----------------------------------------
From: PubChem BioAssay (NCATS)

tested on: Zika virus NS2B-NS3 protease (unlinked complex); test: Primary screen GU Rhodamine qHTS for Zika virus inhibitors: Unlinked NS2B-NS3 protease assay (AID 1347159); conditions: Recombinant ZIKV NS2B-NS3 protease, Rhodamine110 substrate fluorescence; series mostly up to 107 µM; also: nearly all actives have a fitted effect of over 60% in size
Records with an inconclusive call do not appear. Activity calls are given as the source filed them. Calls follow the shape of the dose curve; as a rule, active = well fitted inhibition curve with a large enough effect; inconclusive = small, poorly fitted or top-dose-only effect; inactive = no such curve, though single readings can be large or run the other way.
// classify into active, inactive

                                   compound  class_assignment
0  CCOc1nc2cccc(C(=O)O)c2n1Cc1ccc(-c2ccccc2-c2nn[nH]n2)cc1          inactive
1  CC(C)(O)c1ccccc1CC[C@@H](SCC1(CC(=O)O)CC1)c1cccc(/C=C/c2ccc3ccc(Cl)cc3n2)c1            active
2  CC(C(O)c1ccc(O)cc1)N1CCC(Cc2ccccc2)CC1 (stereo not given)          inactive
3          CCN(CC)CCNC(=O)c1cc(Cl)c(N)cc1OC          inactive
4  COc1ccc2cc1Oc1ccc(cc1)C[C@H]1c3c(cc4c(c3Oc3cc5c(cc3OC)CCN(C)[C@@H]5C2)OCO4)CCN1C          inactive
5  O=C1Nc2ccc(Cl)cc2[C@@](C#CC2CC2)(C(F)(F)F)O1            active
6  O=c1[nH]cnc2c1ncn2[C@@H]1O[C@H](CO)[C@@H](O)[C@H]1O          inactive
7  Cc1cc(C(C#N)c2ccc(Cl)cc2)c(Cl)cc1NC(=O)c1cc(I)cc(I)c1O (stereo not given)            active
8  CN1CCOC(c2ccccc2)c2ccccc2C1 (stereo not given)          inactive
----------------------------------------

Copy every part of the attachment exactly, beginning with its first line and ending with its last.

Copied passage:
From: PubChem BioAssay (NCATS)

tested on: Zika virus NS2B-NS3 protease (unlinked complex); test: Primary screen GU Rhodamine qHTS for Zika virus inhibitors: Unlinked NS2B-NS3 protease assay (AID 1347159); conditions: Recombinant ZIKV NS2B-NS3 protease, Rhodamine110 substrate fluorescence; series mostly up to 107 µM; also: nearly all actives have a fitted effect of over 60% in size
Records with an inconclusive call do not appear. Activity calls are given as the source filed them. Calls follow the shape of the dose curve; as a rule, active = well fitted inhibition curve with a large enough effect; inconclusive = small, poorly fitted or top-dose-only effect; inactive = no such curve, though single readings can be large or run the other way.
// classify into active, inactive

                                   compound  class_assignment
0  CCOc1nc2cccc(C(=O)O)c2n1Cc1ccc(-c2ccccc2-c2nn[nH]n2)cc1          inactive
1  CC(C)(O)c1ccccc1CC[C@@H](SCC1(CC(=O)O)CC1)c1cccc(/C=C/c2ccc3ccc(Cl)cc3n2)c1            active
2  CC(C(O)c1ccc(O)cc1)N1CCC(Cc2ccccc2)CC1 (stereo not given)          inactive
3          CCN(CC)CCNC(=O)c1cc(Cl)c(N)cc1OC          inactive
4  COc1ccc2cc1Oc1ccc(cc1)C[C@H]1c3c(cc4c(c3Oc3cc5c(cc3OC)CCN(C)[C@@H]5C2)OCO4)CCN1C          inactive
5  O=C1Nc2ccc(Cl)cc2[C@@](C#CC2CC2)(C(F)(F)F)O1            active
6  O=c1[nH]cnc2c1ncn2[C@@H]1O[C@H](CO)[C@@H](O)[C@H]1O          inactive
7  Cc1cc(C(C#N)c2ccc(Cl)cc2)c(Cl)cc1NC(=O)c1cc(I)cc(I)c1O (stereo not given)            active
8  CN1CCOC(c2ccccc2)c2ccccc2C1 (stereo not given)          inactive